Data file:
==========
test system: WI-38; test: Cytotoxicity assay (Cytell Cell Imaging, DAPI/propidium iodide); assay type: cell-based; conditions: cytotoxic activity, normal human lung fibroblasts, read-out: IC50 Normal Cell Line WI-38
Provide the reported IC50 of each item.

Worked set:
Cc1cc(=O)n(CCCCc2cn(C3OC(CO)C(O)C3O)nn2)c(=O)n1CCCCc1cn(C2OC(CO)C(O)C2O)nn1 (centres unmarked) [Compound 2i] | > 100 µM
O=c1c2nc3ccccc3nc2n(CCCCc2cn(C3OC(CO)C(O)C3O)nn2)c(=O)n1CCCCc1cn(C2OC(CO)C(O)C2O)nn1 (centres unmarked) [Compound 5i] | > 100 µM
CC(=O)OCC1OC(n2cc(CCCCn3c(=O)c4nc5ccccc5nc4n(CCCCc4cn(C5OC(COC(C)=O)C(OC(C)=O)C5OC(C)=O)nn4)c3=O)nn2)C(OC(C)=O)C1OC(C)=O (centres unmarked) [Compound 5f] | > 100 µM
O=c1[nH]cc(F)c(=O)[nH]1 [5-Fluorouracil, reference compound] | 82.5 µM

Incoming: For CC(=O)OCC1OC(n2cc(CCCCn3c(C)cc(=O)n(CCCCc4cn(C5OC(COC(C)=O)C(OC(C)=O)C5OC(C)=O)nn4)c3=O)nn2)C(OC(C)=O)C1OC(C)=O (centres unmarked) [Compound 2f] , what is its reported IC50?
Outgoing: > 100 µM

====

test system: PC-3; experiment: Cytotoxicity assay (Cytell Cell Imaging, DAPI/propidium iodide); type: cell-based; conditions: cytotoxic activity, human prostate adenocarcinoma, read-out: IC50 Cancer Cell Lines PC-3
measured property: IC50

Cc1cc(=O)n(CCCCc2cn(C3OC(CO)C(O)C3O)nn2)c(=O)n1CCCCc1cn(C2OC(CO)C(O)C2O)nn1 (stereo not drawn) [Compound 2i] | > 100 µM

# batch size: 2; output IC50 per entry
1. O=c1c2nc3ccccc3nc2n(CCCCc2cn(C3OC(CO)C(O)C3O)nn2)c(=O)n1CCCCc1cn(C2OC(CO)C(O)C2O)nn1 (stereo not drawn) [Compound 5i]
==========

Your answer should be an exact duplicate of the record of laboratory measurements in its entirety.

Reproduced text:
test system: WI-38; test: Cytotoxicity assay (Cytell Cell Imaging, DAPI/propidium iodide); assay type: cell-based; conditions: cytotoxic activity, normal human lung fibroblasts, read-out: IC50 Normal Cell Line WI-38
Provide the reported IC50 of each item.

Worked set:
Cc1cc(=O)n(CCCCc2cn(C3OC(CO)C(O)C3O)nn2)c(=O)n1CCCCc1cn(C2OC(CO)C(O)C2O)nn1 (centres unmarked) [Compound 2i] | > 100 µM
O=c1c2nc3ccccc3nc2n(CCCCc2cn(C3OC(CO)C(O)C3O)nn2)c(=O)n1CCCCc1cn(C2OC(CO)C(O)C2O)nn1 (centres unmarked) [Compound 5i] | > 100 µM
CC(=O)OCC1OC(n2cc(CCCCn3c(=O)c4nc5ccccc5nc4n(CCCCc4cn(C5OC(COC(C)=O)C(OC(C)=O)C5OC(C)=O)nn4)c3=O)nn2)C(OC(C)=O)C1OC(C)=O (centres unmarked) [Compound 5f] | > 100 µM
O=c1[nH]cc(F)c(=O)[nH]1 [5-Fluorouracil, reference compound] | 82.5 µM

Incoming: For CC(=O)OCC1OC(n2cc(CCCCn3c(C)cc(=O)n(CCCCc4cn(C5OC(COC(C)=O)C(OC(C)=O)C5OC(C)=O)nn4)c3=O)nn2)C(OC(C)=O)C1OC(C)=O (centres unmarked) [Compound 2f] , what is its reported IC50?
Outgoing: > 100 µM

====

test system: PC-3; experiment: Cytotoxicity assay (Cytell Cell Imaging, DAPI/propidium iodide); type: cell-based; conditions: cytotoxic activity, human prostate adenocarcinoma, read-out: IC50 Cancer Cell Lines PC-3
measured property: IC50

Cc1cc(=O)n(CCCCc2cn(C3OC(CO)C(O)C3O)nn2)c(=O)n1CCCCc1cn(C2OC(CO)C(O)C2O)nn1 (stereo not drawn) [Compound 2i] | > 100 µM

# batch size: 2; output IC50 per entry
1. O=c1c2nc3ccccc3nc2n(CCCCc2cn(C3OC(CO)C(O)C3O)nn2)c(=O)n1CCCCc1cn(C2OC(CO)C(O)C2O)nn1 (stereo not drawn) [Compound 5i]